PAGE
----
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My roofing will have a drip edge that directs rainwater away from the subfasica and barge rafters. Is it still important to finish (paint) them to protect them?

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Yes, you should finish all exterior wood no matter whether it will get rained on or not as wood still can rot simply from ambient moisture in the air.

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Especially end grain. Wood is microscopically made of tubes which moves water by capillary action. Water getting into end grain migrates along the whole length of the piece of lumber if the rafter tail stays wet enough. I've watched this in action on our next door neighbor's house over the last 25 years. The final rafters were cut with decorative tails that project out from under the drip edge and have rotted up about 3 feet under the roof. Only a fool would expose rafter end grain to incessant winter rains in Oregon. –  Fiasco Labs Oct 2 '12 at 15:22
    
Why don't we paint floor joists, which are exposed to ambient moisture? –  Jay Bazuzi Oct 2 '12 at 16:10
    
@FiascoLabs: I am explicitly asking about wood that is protected from direct rain. –  Jay Bazuzi Oct 2 '12 at 16:11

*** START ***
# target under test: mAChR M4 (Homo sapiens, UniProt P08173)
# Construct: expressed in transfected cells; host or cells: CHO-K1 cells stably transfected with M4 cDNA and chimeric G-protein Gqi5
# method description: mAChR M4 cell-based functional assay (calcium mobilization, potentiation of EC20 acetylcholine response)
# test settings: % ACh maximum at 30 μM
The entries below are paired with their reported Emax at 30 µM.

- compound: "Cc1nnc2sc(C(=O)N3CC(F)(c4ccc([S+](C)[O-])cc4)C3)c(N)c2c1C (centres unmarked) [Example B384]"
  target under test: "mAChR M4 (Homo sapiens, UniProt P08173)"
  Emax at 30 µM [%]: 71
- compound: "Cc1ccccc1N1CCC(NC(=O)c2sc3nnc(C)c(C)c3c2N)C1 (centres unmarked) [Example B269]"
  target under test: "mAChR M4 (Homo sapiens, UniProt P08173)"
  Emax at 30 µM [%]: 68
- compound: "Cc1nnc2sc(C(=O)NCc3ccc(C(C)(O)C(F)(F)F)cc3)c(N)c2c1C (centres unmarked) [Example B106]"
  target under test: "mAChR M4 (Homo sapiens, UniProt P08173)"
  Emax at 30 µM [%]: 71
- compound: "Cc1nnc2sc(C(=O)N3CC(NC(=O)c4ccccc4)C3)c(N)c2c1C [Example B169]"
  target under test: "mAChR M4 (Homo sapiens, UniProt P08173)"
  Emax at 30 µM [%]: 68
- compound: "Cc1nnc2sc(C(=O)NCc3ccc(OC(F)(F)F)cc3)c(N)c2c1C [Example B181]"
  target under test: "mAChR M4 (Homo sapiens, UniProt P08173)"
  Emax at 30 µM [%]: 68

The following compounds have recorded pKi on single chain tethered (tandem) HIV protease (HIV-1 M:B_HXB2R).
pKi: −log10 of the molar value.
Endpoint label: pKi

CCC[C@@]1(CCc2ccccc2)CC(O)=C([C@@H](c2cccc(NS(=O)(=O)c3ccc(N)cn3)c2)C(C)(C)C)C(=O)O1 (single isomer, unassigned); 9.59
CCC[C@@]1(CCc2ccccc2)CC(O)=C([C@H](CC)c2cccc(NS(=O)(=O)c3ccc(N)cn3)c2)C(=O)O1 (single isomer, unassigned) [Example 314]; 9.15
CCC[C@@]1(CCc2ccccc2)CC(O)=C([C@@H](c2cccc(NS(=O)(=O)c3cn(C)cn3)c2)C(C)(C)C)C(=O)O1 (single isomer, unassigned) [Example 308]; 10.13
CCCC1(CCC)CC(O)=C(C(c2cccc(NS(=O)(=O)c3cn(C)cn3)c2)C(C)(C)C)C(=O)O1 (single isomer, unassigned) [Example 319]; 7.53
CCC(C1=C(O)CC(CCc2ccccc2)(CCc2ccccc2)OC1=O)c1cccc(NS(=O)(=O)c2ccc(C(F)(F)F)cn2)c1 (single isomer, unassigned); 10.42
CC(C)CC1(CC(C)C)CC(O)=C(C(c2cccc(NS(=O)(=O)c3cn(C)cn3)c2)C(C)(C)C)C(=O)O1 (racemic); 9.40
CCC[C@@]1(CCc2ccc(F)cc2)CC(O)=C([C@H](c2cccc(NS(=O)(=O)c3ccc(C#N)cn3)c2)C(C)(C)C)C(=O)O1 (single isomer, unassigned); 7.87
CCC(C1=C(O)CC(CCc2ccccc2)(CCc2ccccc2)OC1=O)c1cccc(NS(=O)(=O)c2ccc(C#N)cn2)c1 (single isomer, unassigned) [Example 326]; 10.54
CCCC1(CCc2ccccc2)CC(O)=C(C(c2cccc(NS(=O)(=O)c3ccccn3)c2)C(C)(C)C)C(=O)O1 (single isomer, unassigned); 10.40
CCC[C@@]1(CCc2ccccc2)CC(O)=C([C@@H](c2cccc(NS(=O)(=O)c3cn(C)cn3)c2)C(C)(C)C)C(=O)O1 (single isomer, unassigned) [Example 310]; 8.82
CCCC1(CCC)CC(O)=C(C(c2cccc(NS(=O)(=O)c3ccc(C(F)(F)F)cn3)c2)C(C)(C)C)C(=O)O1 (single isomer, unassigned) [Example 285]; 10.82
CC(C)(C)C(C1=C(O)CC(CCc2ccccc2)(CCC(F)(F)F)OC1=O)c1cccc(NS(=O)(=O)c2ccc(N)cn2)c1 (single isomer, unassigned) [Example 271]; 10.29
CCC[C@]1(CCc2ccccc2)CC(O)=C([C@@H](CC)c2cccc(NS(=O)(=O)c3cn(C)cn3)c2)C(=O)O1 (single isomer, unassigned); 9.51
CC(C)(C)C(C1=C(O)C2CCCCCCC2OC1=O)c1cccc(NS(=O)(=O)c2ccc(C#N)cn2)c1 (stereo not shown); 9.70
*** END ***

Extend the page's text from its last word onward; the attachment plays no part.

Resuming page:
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We are talking about wood exposed to weather. This is not the same as exposed to rain. Soffits are exposed to weather even though not exposed to rain. Think wind blown rain, not ambient moisture. Floor joists are typically covered by siding, so not exposed to weather. If not covered by siding or similar weather barrier, then they should be finished like any other exposed wood. Note that finish here does not necessarily mean paint, rather some sort of weather resistive finish, paint being a popular and effective choice. –  bcworkz Oct 2 '12 at 19:59
    
I can give you a really good example. When damp air hits anything colder than it is on the outside of your house, it condenses. Bare wood is a sponge, damp wood rots. You paint the wood exposed to these conditions to stop water absorption, promote shedding moisture to the outside and prevent deterioration. –  Fiasco Labs Oct 2 '12 at 21:59

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